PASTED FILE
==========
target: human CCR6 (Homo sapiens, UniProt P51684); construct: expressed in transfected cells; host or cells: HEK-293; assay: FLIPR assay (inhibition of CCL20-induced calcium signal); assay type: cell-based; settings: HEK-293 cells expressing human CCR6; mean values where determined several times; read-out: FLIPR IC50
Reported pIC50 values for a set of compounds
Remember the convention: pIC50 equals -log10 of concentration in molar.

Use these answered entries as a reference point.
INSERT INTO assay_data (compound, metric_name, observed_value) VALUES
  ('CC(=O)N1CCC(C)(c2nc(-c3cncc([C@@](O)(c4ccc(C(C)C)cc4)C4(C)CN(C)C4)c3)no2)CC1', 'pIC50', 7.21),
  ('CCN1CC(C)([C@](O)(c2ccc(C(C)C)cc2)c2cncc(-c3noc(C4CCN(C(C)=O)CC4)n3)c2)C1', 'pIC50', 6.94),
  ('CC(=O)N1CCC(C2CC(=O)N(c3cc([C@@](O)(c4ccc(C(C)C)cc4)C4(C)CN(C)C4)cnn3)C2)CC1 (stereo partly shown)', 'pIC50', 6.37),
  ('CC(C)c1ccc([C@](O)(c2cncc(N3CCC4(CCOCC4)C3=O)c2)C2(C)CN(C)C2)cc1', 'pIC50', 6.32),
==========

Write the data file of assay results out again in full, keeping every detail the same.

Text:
target: human CCR6 (Homo sapiens, UniProt P51684); construct: expressed in transfected cells; host or cells: HEK-293; assay: FLIPR assay (inhibition of CCL20-induced calcium signal); assay type: cell-based; settings: HEK-293 cells expressing human CCR6; mean values where determined several times; read-out: FLIPR IC50
Reported pIC50 values for a set of compounds
Remember the convention: pIC50 equals -log10 of concentration in molar.

Use these answered entries as a reference point.
INSERT INTO assay_data (compound, metric_name, observed_value) VALUES
  ('CC(=O)N1CCC(C)(c2nc(-c3cncc([C@@](O)(c4ccc(C(C)C)cc4)C4(C)CN(C)C4)c3)no2)CC1', 'pIC50', 7.21),
  ('CCN1CC(C)([C@](O)(c2ccc(C(C)C)cc2)c2cncc(-c3noc(C4CCN(C(C)=O)CC4)n3)c2)C1', 'pIC50', 6.94),
  ('CC(=O)N1CCC(C2CC(=O)N(c3cc([C@@](O)(c4ccc(C(C)C)cc4)C4(C)CN(C)C4)cnn3)C2)CC1 (stereo partly shown)', 'pIC50', 6.37),
  ('CC(C)c1ccc([C@](O)(c2cncc(N3CCC4(CCOCC4)C3=O)c2)C2(C)CN(C)C2)cc1', 'pIC50', 6.32),